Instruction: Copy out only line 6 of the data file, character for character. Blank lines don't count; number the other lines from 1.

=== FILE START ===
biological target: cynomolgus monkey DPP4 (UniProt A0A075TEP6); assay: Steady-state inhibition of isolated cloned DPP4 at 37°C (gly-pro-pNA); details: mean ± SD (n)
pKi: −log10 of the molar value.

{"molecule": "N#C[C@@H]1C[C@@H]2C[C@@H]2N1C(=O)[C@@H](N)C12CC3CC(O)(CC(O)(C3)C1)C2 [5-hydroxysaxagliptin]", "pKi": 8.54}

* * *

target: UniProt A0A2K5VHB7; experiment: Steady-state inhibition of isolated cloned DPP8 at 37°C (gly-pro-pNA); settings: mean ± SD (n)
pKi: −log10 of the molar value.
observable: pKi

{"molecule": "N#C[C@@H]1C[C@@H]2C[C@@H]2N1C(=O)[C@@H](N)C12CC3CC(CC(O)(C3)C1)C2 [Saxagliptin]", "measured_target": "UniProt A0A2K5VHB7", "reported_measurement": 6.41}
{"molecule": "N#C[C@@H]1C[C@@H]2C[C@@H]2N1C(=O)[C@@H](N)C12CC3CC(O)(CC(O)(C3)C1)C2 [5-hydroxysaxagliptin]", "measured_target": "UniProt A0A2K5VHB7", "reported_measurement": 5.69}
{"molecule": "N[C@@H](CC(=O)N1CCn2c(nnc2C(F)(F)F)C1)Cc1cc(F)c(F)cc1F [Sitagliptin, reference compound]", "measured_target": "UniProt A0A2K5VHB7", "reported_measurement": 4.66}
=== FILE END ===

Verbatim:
pKi: −log10 of the molar value.